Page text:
I just read a great discussion on grace, really the first explanation that I have heard that makes sense to me. I wish that someone would have explained it to me in this manner earlier in my life. I very much felt like the young girl in the beginning of this article that came to Brad Wilcox.
She said, “I just don’t get grace. I know I need to do my best, and then Jesus does the rest, but I can’t even do my best.” I always felt there was more that I could do. I just didn’t understand grace! I’ve pulled out some highlights below, but I encourage you to read the whole thing below.
“Christ asks us to show faith in Him, repent, make and keep covenants, receive the Holy Ghost, and endure to the end. By complying, we are not paying the demands of justice—not even the smallest part. Instead, we are showing appreciation for what Jesus Christ did by using it to live a life like His.”
Grace Transforms Us
“Christ’s arrangement with us is similar to a mom providing music lessons for her child. Mom pays the piano teacher. Because Mom pays the debt in full, she can turn to her child and ask for something. What is it? Practice! Does the child’s practice pay the piano teacher? No. Does the child’s practice repay Mom for paying the piano teacher? No. Practicing is how the child shows appreciation for Mom’s incredible gift. It is how he takes advantage of the amazing opportunity Mom is giving him to live his life at a higher level. Mom’s joy is found not in getting repaid but in seeing her gift used—seeing her child improve. And so she continues to call for practice, practice, practice.”
Dallin H. Oaks said, “The repenting sinner must suffer for his sins, but this suffering has a different purpose than punishment or payment. Its purpose is change”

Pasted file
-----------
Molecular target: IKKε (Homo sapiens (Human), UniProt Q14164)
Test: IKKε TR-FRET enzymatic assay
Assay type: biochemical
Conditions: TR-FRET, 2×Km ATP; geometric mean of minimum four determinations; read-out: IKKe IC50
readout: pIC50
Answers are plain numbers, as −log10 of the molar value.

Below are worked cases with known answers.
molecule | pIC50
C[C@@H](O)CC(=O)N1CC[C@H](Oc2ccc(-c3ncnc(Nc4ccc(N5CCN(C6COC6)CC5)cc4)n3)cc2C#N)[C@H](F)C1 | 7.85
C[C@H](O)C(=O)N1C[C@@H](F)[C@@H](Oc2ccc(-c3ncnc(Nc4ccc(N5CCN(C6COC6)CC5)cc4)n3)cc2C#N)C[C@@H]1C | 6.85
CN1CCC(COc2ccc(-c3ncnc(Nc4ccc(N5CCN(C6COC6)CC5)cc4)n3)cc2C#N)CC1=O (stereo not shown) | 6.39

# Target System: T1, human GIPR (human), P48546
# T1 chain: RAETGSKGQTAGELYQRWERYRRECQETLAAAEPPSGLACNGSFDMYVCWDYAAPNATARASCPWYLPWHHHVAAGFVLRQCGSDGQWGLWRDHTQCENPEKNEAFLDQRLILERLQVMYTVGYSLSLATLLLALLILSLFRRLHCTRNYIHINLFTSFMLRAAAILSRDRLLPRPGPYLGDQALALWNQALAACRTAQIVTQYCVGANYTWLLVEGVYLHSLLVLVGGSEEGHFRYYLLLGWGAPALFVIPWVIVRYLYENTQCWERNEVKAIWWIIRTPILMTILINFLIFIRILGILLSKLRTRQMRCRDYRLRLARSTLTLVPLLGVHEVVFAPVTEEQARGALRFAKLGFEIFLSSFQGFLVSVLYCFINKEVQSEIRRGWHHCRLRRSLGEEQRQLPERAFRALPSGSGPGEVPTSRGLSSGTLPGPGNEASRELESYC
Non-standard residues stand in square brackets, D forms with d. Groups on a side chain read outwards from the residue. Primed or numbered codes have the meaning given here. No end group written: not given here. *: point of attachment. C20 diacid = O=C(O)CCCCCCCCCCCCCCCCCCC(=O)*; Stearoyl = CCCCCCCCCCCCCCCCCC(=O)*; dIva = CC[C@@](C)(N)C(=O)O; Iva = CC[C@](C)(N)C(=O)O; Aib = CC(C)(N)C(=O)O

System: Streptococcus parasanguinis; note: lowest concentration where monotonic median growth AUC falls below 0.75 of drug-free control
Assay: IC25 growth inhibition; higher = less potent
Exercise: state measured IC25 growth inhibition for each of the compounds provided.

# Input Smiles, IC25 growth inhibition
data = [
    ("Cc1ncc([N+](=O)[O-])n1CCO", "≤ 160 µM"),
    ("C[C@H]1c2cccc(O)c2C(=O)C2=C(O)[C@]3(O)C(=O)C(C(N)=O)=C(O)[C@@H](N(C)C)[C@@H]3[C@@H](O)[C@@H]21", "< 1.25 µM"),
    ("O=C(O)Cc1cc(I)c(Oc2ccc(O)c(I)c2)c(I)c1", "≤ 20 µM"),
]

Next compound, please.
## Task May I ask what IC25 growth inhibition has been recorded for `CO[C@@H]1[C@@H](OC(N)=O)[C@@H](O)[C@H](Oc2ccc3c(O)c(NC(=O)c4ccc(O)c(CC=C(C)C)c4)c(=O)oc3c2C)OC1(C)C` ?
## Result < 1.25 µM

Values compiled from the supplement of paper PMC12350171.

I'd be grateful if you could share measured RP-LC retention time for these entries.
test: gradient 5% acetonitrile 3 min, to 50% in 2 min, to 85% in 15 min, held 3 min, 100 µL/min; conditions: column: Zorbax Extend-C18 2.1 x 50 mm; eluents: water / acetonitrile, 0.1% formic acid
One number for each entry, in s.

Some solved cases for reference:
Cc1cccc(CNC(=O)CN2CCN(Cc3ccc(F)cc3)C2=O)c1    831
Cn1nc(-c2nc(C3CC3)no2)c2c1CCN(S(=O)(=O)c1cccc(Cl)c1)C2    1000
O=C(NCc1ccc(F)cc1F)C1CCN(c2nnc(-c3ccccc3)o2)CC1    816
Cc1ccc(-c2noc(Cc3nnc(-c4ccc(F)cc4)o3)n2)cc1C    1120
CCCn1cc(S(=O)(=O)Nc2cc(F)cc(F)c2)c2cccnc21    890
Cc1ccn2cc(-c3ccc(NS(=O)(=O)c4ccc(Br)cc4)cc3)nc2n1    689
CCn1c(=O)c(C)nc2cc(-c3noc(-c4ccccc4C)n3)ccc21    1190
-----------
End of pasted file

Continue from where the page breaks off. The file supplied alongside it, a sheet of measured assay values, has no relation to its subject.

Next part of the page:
“The miracle of the Atonement is not just that we can be cleansed and consoled but that we can be transformed (see Romans . Scriptures make it clear that no unclean thing can dwell with God (see Alma 40:26), but no unchanged thing will even want to.”
Grace Helps Us
“But don’t you realize how hard it is to practice? I’m just not very good at the piano. I hit a lot of wrong notes. It takes me forever to get it right.” Now wait. Isn’t that all part of the learning process? When a young pianist hits a wrong note, we don’t say he is not worthy to keep practicing. We don’t expect him to be flawless. We just expect him to keep trying. Perfection may be his ultimate goal, but for now we can be content with progress in the right direction. Why is this perspective so easy to see in the context of learning piano but so hard to see in the context of learning heaven?”
“There should never be just two options: perfection or giving up. When learning the piano, are the only options performing at Carnegie Hall or quitting? No. Growth and development take time. Learning takes time. “
“Grace is not a booster engine that kicks in once our fuel supply is exhausted.”
“Rather, it is our constant energy source. It is not the light at the end of the tunnel but the light that moves us through the tunnel. Grace is not achieved somewhere down the road. It is received right here and right now.”
“The grace of Christ is sufficient (see Ether 12:27; D&C 17:8)—sufficient to cover our debt, sufficient to transform us, and sufficient to help us for as long as that transformation process takes. “
Questions to Ponder:
1. How does understanding grace help us better access that power?